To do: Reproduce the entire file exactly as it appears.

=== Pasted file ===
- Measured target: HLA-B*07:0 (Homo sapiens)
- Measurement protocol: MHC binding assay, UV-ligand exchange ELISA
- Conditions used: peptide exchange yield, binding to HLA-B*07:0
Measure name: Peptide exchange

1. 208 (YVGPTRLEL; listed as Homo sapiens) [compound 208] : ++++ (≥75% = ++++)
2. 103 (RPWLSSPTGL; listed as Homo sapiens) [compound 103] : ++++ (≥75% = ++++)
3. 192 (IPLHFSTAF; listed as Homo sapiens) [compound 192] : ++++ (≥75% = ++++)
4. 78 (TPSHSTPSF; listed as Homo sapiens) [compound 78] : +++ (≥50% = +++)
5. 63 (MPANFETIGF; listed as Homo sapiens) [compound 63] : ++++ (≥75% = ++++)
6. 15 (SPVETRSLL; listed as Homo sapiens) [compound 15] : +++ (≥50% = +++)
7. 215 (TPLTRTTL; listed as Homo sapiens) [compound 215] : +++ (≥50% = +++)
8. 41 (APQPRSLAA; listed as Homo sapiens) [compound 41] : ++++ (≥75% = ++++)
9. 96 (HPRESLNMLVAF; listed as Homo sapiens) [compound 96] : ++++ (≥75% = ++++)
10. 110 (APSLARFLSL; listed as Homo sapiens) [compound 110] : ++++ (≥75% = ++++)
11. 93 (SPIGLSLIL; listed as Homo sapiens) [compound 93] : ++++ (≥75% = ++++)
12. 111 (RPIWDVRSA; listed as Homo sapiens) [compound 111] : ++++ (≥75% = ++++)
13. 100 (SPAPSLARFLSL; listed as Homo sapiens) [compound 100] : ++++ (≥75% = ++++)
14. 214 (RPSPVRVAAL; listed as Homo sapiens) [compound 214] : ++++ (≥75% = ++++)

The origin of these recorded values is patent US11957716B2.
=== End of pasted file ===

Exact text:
- Measured target: HLA-B*07:0 (Homo sapiens)
- Measurement protocol: MHC binding assay, UV-ligand exchange ELISA
- Conditions used: peptide exchange yield, binding to HLA-B*07:0
Measure name: Peptide exchange

1. 208 (YVGPTRLEL; listed as Homo sapiens) [compound 208] : ++++ (≥75% = ++++)
2. 103 (RPWLSSPTGL; listed as Homo sapiens) [compound 103] : ++++ (≥75% = ++++)
3. 192 (IPLHFSTAF; listed as Homo sapiens) [compound 192] : ++++ (≥75% = ++++)
4. 78 (TPSHSTPSF; listed as Homo sapiens) [compound 78] : +++ (≥50% = +++)
5. 63 (MPANFETIGF; listed as Homo sapiens) [compound 63] : ++++ (≥75% = ++++)
6. 15 (SPVETRSLL; listed as Homo sapiens) [compound 15] : +++ (≥50% = +++)
7. 215 (TPLTRTTL; listed as Homo sapiens) [compound 215] : +++ (≥50% = +++)
8. 41 (APQPRSLAA; listed as Homo sapiens) [compound 41] : ++++ (≥75% = ++++)
9. 96 (HPRESLNMLVAF; listed as Homo sapiens) [compound 96] : ++++ (≥75% = ++++)
10. 110 (APSLARFLSL; listed as Homo sapiens) [compound 110] : ++++ (≥75% = ++++)
11. 93 (SPIGLSLIL; listed as Homo sapiens) [compound 93] : ++++ (≥75% = ++++)
12. 111 (RPIWDVRSA; listed as Homo sapiens) [compound 111] : ++++ (≥75% = ++++)
13. 100 (SPAPSLARFLSL; listed as Homo sapiens) [compound 100] : ++++ (≥75% = ++++)
14. 214 (RPSPVRVAAL; listed as Homo sapiens) [compound 214] : ++++ (≥75% = ++++)

The origin of these recorded values is patent US11957716B2.